New York City’s ‘Little Haiti’ Makes a Big Impression

The Wall Street Journal, by By Anne Kadet, July 31, 2018

Little Haiti Makes Big Impression

Soon after New York City officially designated a section of Brooklyn “Little Haiti,” I set off on my bicycle to explore the new attraction. I pedaled and pedaled, and searched and searched. But I couldn’t find it.

The problem? Little Haiti feels as big as Haiti itself. Roughly bound by Prospect Park to the north and Brooklyn College to the south, it’s 320 square blocks—compared with one-block Koreatown in Manhattan.

The intersection of Newkirk Avenue and Nostrand Avenue, also known as Toussaint L'overture, in Flatbush.Then there’s the fact that while this stretch of Flatbush has plenty of Haitians, it’s actually home to immigrants from all over the West Indies. I spotted Nio’s Trinidad Roti Shop, J&L Dominican Barbershop and the Caribbean Vision Center, but nothing referring to Haiti.

The real issue, of course, was that I didn’t know what to look for. Finally, after I asked around, state Assemblymember Rodneyse Bichotte, one of several community leaders behind the June 28th designation, offered a mini tour of Little Haiti.

We started at her office on Flatbush Avenue, which looks like a gallery, featuring paintings by local Haitians. I asked why Little Haiti is so huge.

“I say, it should have been bigger!” said Ms. Bichotte, a 45-year-old Democrat whose parents moved to Brooklyn from Haiti in the 1960s. “We were conservative.”Grace A Toi Seigneuer Dress Shop/Variety Store in Flatbush.

“Some people said, ‘Why does Haiti need to have its own thing?’ ” she continued. “The thing is, everybody can have their own thing.”

(Photo:  Grace A Toi Seigneuer Dress Shop/Variety Store in Flatbush. PHOTO: SANGSUK SYLVIA KANG FOR THE WALL STREET JOURNAL)

But in her view, Haitians especially need to stake a claim because even in Brooklyn, they’re isolated. While most Caribbeans hail from English- or Spanish-speaking countries, she says, Haitians speak French-based Haitian Creole.

“When you hear on CNN that we’re the poorest of the poor and all we do is Voodoo, no one wants to associate with you,” she added.

According to the Migration Policy Institute, there are about 160,000 Haitian immigrants living in the New York metropolitan area. They’ve been migrating in a steady stream since the late 1950s, often to escape political oppression and economic hardship.

Out on Flatbush Avenue, Ms. Bichotte pointed out Haitian passersby, including a woman wearing what she deemed a typical outfit—a long, stiff denim skirt, white button-front blouse and sensible black loafers.Servers cater to guests at Exit Creole Restaurant on 1805 Nostrand Ave in Flatbush.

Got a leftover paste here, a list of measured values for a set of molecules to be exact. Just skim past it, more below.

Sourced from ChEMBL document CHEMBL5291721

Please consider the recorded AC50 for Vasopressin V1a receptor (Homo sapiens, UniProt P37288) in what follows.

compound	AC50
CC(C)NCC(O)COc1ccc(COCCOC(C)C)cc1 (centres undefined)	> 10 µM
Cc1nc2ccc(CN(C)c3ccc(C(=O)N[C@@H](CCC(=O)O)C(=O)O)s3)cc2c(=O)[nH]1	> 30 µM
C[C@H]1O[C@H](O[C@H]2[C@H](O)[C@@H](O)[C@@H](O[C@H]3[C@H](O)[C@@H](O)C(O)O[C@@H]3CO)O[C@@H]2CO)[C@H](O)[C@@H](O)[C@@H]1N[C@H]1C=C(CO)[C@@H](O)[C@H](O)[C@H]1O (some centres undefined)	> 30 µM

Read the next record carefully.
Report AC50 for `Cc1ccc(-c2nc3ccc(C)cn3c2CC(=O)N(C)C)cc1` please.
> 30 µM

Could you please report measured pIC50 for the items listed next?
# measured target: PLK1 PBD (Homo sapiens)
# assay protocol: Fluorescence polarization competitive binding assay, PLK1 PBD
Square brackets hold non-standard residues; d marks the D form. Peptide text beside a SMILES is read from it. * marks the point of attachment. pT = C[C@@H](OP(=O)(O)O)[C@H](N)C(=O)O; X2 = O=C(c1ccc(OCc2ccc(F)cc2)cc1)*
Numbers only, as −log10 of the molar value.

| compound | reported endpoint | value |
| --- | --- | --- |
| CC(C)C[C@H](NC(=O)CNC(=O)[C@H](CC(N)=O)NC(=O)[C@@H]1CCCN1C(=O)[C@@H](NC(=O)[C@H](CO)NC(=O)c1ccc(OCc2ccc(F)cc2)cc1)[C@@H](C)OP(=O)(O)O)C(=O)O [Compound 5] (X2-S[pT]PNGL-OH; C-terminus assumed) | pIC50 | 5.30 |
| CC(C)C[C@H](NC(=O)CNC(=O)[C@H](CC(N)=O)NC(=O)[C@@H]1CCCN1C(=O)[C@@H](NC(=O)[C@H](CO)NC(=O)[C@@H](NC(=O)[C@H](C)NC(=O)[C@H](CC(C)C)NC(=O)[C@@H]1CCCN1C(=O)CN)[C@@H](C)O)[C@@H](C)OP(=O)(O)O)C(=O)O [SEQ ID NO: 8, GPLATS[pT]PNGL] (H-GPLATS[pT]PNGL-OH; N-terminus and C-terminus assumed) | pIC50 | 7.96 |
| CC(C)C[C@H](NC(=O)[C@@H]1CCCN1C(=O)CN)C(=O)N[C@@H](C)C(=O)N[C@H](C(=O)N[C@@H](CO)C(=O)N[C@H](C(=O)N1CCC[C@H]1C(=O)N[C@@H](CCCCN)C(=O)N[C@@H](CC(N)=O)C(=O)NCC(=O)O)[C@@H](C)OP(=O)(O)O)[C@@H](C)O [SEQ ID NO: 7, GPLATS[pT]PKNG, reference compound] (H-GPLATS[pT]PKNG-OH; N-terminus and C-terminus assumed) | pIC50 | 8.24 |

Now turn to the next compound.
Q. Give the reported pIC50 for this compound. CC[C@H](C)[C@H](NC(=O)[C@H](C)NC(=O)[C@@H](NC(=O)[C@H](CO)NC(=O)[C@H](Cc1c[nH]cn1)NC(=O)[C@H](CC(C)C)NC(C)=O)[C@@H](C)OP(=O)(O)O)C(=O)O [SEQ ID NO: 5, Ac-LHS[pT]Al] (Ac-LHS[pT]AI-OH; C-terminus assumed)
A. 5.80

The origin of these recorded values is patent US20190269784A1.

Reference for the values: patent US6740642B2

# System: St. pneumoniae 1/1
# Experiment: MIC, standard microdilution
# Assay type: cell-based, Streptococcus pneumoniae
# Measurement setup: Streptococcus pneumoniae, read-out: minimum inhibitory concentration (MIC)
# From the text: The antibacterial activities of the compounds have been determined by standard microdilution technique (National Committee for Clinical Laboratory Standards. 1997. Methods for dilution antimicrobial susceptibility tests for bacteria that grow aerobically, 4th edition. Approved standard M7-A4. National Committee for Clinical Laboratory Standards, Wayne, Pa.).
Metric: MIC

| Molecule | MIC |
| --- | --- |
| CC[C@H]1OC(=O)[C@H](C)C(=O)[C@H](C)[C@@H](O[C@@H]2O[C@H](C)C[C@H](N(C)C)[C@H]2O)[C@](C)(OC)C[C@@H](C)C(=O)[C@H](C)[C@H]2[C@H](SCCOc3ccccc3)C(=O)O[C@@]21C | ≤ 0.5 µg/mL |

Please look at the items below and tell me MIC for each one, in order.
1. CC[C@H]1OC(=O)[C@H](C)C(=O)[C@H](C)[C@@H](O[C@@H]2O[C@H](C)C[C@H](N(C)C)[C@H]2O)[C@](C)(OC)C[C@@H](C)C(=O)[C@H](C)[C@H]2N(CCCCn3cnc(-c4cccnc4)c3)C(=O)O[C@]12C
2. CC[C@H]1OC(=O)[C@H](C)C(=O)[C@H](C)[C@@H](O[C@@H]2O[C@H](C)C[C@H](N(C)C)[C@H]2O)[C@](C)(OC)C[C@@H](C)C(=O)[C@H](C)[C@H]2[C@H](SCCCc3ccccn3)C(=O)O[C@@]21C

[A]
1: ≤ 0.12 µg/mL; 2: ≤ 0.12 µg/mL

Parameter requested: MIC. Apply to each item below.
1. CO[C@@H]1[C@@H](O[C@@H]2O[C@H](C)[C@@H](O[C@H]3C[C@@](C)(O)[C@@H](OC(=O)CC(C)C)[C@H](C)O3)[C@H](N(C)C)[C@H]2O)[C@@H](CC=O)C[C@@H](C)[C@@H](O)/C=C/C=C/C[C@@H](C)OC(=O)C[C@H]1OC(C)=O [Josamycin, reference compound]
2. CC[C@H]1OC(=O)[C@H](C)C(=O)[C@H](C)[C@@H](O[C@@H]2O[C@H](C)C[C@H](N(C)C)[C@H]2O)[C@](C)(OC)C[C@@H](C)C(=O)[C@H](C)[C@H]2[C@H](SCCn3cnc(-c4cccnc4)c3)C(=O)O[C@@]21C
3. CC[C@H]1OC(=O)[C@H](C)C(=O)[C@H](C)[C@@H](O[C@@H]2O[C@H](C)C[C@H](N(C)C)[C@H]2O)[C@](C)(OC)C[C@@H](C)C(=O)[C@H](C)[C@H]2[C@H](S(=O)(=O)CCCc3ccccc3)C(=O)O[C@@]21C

Haitians dress conservatively, she said. “But when we have weddings, we’re decked out.”

(Photo:  Servers cater to guests at Exit Creole Restaurant on 1805 Nostrand Ave in Flatbush. PHOTO: SANGSUK SYLVIA KANG FOR THE WALL STREET JOURNAL)

We stopped in a restaurant serving fried dishes known as fritays and bouyon, a popular soup.

“They make it with goat head,” Ms. Bichotte said.

At L’Eternel Est Gran, a fabric store, bolts of cloth leaned against the walls. A man on a folding chair in the middle of the room said in Creole that he knew nothing about the business—he was filling in for his wife.

Next door, at the Grace A Toi Seigneur Variety Store, owner Flavie Josaphat was selling bibles and DVDs along with a riot of gowns wrapped in plastic. Also speaking Creole, Ms. Josaphat said the dresses, priced from $20 to $100, are suitable for weddings, church services and funerals.

Now that I knew what to look for, I set off on my own. But it was rough going. Little Haiti might be in the middle of Brooklyn, but it’s off the grid. Most businesses have no website or Yelp reviews. Inside, many stores had no posted prices or English-speaking clerks.

Some places were friendly. At Exit Creole, a cafeteria-style restaurant, owner Hubert Mars couldn’t find a menu but was happy to explain the cuisine.

To read the entire article (click here). 

Categories Haiti News | Tags: | Posted on August 2, 2018

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